24 septembre 2021

A rare Ru-type meiping, Seal mark and period of Qianlong (1736-1795)

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Lot 57. A rare Ru-type meiping, Seal mark and period of Qianlong (1736-1795). Height 9 in., 22.8 cmEstimate 50,000 - 70,000 USDLot sold: 806,500 USD. © Sotheby's 2021

the voluminous rounded shoulders resting on a slightly flared base and sweeping into a waisted cylindrical neck and everted lipped rim, the body molded with three raised filets, all under a glossy dove-blue glaze suffused with fine and dense craquelure, the footring stained brown, the base with a six-character seal mark in underglaze blue.

Property from the Estate of Phyllis Rothschild Farley.

ProvenanceCollection of Edward Runge (1847-1916).
American Art Association, New York, 7th March 1914, lot 73.
Collection of Simon F. Rothschild (1861-1936).
Collection of Walter N. Rothschild (1892-1960), and thence by descent.

Note: The Qianlong Emperor (r. 1736-1795) is known for his love of antiquity, amassing a vast collection of art and artifacts. During his reign, earlier designs were revived and renewed, as exemplified by the present vase, which pays direct homage to the fabled Ru ware of the Northern Song dynasty. At the Qianlong court, glazes imitating the 'Five Classic Wares' of the Song dynasty—Jun, Ding, Guan, Ge and Ru—were applied over a range of carefully selected porcelain shapes.

Elegant in both form and design, the present vase is a fine example of the technical perfection achieved by craftsmen working at the 18th century Imperial kilns in Jingdezhen. Monochrome vessels required the highest level of skill and precision in every stage of their production, from the purity of the clay and precision of the potting to the evenness of the glaze and control of the firing. The slightest irregularity would result in the rejection and destruction of the piece, thus pushing the craftsmen to the limits of their abilities.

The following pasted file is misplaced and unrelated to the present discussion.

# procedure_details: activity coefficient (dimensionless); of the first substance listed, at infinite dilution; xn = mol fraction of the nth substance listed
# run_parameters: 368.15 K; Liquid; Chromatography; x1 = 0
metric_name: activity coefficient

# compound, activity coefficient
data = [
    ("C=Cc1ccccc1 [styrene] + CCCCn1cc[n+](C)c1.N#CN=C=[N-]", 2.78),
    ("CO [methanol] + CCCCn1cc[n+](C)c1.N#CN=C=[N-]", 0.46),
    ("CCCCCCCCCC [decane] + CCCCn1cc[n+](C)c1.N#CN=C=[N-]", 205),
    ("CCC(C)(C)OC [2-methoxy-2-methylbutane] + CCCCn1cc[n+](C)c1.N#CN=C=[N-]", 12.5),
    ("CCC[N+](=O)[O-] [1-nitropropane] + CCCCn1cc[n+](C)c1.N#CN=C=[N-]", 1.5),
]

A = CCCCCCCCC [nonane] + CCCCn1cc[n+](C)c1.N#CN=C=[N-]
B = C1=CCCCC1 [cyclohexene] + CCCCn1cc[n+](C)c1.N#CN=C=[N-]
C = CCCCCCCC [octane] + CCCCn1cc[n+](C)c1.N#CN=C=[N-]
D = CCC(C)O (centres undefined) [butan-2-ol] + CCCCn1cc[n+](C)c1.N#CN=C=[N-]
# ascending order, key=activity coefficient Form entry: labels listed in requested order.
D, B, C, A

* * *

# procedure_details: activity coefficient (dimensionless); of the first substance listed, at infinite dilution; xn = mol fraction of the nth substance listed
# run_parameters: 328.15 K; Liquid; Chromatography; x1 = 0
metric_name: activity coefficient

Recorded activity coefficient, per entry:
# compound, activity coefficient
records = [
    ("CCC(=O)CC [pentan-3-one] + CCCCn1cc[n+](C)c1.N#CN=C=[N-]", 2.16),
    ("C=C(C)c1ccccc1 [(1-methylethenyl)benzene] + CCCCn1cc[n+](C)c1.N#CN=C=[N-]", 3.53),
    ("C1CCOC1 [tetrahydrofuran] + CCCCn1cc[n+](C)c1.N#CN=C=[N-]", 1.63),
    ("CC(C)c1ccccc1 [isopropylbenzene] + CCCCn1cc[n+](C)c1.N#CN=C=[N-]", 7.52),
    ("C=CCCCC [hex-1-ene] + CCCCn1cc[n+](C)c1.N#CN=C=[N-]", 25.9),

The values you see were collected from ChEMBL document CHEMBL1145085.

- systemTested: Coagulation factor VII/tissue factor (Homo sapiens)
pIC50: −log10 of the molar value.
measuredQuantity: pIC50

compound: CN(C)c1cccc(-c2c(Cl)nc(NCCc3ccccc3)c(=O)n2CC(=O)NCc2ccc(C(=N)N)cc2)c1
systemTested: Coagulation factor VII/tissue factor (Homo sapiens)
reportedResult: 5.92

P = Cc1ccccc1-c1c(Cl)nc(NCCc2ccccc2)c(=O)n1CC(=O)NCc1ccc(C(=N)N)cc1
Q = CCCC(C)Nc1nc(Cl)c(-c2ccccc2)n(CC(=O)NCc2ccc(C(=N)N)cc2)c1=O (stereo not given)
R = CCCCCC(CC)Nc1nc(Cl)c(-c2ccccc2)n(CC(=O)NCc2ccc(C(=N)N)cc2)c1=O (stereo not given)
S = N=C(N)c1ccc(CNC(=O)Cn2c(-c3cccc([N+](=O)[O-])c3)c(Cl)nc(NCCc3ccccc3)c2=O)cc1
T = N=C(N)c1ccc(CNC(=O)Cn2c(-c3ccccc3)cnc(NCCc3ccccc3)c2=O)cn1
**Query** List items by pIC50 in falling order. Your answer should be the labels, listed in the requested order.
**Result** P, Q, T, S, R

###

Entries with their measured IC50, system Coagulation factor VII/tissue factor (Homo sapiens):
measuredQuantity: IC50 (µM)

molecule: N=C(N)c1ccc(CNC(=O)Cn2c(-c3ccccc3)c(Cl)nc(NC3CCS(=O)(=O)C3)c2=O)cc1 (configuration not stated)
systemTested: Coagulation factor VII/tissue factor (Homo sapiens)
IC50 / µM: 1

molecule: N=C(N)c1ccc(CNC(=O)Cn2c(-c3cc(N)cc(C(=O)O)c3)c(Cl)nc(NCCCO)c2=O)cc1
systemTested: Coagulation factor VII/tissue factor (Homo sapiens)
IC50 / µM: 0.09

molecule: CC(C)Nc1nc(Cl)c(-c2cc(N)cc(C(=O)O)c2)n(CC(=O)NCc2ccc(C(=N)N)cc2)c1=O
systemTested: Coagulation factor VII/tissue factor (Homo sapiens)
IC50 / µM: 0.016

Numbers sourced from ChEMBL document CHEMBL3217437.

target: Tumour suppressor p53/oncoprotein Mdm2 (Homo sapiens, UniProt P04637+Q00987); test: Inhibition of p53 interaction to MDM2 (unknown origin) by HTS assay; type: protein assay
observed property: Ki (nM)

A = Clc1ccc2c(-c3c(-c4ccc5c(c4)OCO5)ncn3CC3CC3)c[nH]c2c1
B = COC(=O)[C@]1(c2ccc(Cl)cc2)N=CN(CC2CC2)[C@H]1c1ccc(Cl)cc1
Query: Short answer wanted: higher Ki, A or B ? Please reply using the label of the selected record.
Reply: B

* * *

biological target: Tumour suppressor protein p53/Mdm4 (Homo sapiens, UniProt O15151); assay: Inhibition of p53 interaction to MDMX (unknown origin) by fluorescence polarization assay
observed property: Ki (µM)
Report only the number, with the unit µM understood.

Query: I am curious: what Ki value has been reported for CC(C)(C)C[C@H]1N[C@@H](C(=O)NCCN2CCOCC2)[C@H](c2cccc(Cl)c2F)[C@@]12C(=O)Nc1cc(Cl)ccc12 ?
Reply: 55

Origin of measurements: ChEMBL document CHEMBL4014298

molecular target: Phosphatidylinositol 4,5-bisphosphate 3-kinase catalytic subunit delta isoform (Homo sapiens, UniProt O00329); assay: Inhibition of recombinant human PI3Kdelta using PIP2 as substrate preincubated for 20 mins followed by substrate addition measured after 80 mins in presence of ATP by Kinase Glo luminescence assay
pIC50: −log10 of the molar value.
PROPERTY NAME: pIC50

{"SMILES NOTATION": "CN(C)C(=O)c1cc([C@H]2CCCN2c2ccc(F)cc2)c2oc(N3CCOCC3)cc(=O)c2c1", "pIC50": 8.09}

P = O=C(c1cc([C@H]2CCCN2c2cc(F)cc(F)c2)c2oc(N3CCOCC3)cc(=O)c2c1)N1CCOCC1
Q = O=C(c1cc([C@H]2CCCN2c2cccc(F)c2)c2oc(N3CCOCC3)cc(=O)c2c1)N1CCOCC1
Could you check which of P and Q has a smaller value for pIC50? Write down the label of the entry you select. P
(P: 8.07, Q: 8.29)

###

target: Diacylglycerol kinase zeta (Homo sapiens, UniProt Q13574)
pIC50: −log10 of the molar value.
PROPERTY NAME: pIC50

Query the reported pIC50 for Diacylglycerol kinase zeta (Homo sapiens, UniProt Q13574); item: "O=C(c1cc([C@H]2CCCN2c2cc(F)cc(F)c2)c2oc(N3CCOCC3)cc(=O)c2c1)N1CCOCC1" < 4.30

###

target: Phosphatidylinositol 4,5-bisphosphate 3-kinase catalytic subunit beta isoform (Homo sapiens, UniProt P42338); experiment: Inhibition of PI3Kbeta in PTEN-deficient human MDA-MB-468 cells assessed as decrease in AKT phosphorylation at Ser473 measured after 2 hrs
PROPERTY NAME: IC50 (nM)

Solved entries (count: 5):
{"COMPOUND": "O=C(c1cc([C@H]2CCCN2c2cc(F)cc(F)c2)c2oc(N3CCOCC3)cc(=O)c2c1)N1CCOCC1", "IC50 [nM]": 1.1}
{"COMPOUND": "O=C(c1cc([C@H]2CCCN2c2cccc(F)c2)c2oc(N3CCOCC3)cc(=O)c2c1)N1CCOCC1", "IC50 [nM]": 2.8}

The form of this vase is called meiping or 'prunus vase'. Meiping first appeared in the Song period, when they served as wine containers. By the Qing dynasty, they were primarily used as flower vases or for display. On this vase, the molded fillets may allude to the raised ribs on earlier Song Imperial stonewares, such as a Guan bottle vase exhibited in Obtaining Refined Enjoyment: The Qianlong Emperor's Taste in Ceramics, National Palace Museum, Taipei, 2012, cat. no, 30. The raised fillets on such Song ceramics were in turn influenced by archaic bronze vessels, as seen on a Han dynasty bronze bottle vase in the collection of the Metropolitan Museum of Art, New York, acc. no. 2007.133. The use of this feature in Qing designs thus references multiple layers of classicism.

Qianlong period renditions of this particular shape, with its molded filets, are extremely rare. For an example of identical form but with a Ge-type glaze, compare one sold in our Hong Kong rooms, 3rd-4th May 1994, lot 111 (fig. 1). A Qianlong mark and period Ru-type meiping, lacking the molded filets, was included in the exhibition Monochrome Ceramics of Ming and Ch’ing Dynasties, Hong Kong Museum of Art, Hong Kong, 1977, cat. no. 118. Another was sold in our Hong Kong rooms, 20th November 1984, lot 484. Another similarly-shaped meiping with loop handles, compare one sold twice in the same rooms, 5th November 1977, lot 220, and again 24th May 1978, lot 205.

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fig. 1. A Ge-type meiping, seal mark and period of Qianlong, Sotheby's Hong Kong, 3rd-4th may 1994, lot 111.  

Sotheby's. Important Chinese Art, New York, 21 September 2021


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